JULY 15,22,29, AUG. 5, 2010

JULY 15,22,29, AUG. 5, 2010



The following persons have abandoned the use of the ficticious business name known as 1.The Guillen Company,2.Fuente de Juventud, 20 Alton Avenue, San Francisco, CA 94116. This business was conducted by an individual, signed Bayardo Guillen. The ficticious name was filed with the City and County of San Francisco, CA on 08/08/07.

The following person(s) is/are doing business as:Bay Motor Works, 800 Folsom Street, San Francisco, CA 94107. This business is conducted by an individual, signed Clifford Kwong. The registrant(s) commenced to transact business under the above listed fictitious business name or names on 07/07/10. The statement was filed with the City and County of San Francisco, CA on 07/07/10.

JULY 15,22,29, AUG. 5, 2010

JULY 15,22,29, AUG. 5, 2010



The following person(s) is/are doing business as: Winks Handmade Creations, 380 Eddy Street, #202, San Francisco, CA 94102. This business is conducted by an individual, signed Amanda Wang. The registrant(s) commenced to transact business under the above listed fictitious business name or names on NA. The statement was filed with the City and County of San Francisco, CA on 07/06/10.

The following person(s) is/are doing business as:Natural - Max, 1341 Stockton Street,#J, San Francisco, CA 94133. This business is conducted by an individual, signed Kenny Cheung. The registrant(s) commenced to transact business under the above listed fictitious business name or names on 07/01/10. The statement was filed with the City and County of San Francisco, CA on 07/02/10.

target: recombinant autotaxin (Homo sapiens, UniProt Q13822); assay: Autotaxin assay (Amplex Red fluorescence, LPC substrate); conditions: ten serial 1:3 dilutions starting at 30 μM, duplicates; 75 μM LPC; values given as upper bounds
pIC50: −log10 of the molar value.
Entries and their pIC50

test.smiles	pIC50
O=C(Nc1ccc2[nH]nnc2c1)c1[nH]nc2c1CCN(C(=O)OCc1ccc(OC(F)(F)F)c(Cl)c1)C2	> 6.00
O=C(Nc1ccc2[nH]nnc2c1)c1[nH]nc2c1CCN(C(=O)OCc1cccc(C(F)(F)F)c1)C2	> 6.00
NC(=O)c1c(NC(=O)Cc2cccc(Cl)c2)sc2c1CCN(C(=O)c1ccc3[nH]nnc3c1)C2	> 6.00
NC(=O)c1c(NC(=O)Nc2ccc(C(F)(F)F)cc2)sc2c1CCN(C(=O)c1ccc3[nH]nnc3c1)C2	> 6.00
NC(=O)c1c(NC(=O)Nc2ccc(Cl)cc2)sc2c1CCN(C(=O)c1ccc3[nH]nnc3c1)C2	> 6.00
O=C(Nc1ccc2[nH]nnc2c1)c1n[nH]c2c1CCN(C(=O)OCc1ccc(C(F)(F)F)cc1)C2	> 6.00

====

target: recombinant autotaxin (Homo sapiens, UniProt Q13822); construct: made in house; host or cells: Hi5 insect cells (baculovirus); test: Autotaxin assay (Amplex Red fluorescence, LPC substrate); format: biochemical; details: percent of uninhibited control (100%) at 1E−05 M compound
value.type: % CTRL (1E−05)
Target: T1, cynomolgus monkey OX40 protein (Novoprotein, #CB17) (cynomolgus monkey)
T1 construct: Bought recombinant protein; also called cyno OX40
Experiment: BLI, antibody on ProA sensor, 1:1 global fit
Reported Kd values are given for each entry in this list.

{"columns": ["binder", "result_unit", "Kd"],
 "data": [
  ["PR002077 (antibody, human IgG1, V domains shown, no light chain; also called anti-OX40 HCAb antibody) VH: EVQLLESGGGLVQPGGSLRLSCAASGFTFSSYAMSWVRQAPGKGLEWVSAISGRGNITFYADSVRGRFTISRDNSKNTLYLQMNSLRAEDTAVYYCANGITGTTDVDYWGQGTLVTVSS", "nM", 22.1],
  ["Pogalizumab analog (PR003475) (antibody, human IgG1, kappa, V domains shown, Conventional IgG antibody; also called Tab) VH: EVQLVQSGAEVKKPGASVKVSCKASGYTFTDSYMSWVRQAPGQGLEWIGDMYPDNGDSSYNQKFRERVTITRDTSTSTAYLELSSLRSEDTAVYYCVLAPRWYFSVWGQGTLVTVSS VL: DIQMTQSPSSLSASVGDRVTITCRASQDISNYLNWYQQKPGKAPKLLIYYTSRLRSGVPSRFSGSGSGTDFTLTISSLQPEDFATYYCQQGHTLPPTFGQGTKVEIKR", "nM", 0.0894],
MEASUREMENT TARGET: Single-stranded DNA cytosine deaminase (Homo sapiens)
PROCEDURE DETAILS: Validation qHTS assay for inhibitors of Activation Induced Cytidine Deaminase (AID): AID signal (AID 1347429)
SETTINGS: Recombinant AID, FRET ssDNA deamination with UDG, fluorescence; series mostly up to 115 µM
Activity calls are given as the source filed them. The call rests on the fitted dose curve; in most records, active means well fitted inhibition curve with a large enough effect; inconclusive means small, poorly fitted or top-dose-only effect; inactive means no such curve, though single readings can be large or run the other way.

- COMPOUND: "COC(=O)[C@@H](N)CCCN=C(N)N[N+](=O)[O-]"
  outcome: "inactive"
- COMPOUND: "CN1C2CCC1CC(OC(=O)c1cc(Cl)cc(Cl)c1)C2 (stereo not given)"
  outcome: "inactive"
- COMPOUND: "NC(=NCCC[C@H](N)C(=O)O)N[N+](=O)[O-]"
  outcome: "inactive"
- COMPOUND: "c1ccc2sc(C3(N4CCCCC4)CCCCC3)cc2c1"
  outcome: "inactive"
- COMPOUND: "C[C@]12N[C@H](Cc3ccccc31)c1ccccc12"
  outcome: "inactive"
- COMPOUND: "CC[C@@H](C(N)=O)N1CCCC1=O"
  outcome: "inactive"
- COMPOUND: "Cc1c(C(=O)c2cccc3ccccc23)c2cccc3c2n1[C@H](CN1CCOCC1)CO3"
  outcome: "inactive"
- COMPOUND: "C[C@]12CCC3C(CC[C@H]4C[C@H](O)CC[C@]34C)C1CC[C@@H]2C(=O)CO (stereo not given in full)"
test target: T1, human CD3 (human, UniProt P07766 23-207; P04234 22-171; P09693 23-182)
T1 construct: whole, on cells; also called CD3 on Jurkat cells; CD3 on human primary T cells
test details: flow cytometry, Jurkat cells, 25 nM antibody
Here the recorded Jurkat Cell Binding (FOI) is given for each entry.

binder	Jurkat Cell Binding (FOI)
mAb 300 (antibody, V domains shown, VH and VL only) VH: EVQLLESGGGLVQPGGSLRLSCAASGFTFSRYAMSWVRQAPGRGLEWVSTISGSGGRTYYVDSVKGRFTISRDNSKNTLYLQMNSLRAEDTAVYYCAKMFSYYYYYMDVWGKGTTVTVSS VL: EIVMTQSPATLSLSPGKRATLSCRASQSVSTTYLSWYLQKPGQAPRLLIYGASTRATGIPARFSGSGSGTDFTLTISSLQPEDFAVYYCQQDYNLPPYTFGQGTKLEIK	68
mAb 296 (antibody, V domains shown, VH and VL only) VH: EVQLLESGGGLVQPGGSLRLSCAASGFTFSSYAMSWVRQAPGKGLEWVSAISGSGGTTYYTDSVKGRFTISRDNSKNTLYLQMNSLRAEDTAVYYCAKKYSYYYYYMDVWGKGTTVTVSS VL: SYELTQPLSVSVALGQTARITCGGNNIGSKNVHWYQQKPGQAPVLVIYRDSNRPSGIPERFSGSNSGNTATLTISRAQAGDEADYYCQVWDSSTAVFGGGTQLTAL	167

JULY 15,22,29, AUG. 5, 2010

JULY 15,22,29, AUG. 5, 2010



The following person(s) is/are doing business as:, 584 Castro Street, #850, San Francisco, CA 94114. This business is conducted by a corporation, signed Eric Chamberlain. The registrant(s) commenced to transact business under the above listed fictitious business name or names on 07/01/10. The statement was filed with the City and County of San Francisco, CA on 07/07/10.

The following person(s) is/are doing business as:1.Off The Grid Services LLC,2.Off The Grid: Fort Mason Center, 3.Off The Grid: San Francisco, 4.San Francisco Cart Project, 625 Villanova Drive, Davis, CA 95616. This business is conducted by a limited liability company, signed Matthew Cohen. The registrant(s) commenced to transact business under the above listed fictitious business name or names on 06/22/10. The statement was filed with the City and County of San Francisco, CA on 06/25/10.

JULY 15,22,29, AUG. 5, 2010 STATEMENT FILE A-032869800 The following person(s) is/are doing business as:Maria’s Cleaning Services, 2087 Palou Avenue, San Francisco, CA 94124. This business is conducted by an individual, signed Maria C. Rojas de Mis. The registrant(s) commenced to transact business under the above listed fictitious business name or names on NA. The statement was filed with the City and County of San Francisco, CA on 06/28/10.

JULY 15,22,29, AUG. 5, 2010 STATEMENT FILE A-032896000 The following person(s) is/are doing business as:American Cafe, 995 Market Street, San Francisco, CA 94103. This business is conducted by an individual, signed Prativa Sahu. The registrant(s) commenced to transact business under the above listed fictitious business name or names on NA. The statement was filed with the City and County of San Francisco, CA on 07/09/10.

JULY 15,22,29, AUG. 5, 2010 STATEMENT FILE A-032895500 The following person(s) is/are doing business as:Psychotherapy in Motion, 3769 Folsom Street, San Francisco, CA 94110. This business is conducted by an individual, signed Kathi Grace Barg. The registrant(s) commenced to transact business under the above listed fictitious business name or names on 07/01/10. The statement was filed with the City and County of San Francisco, CA on 07/09/10.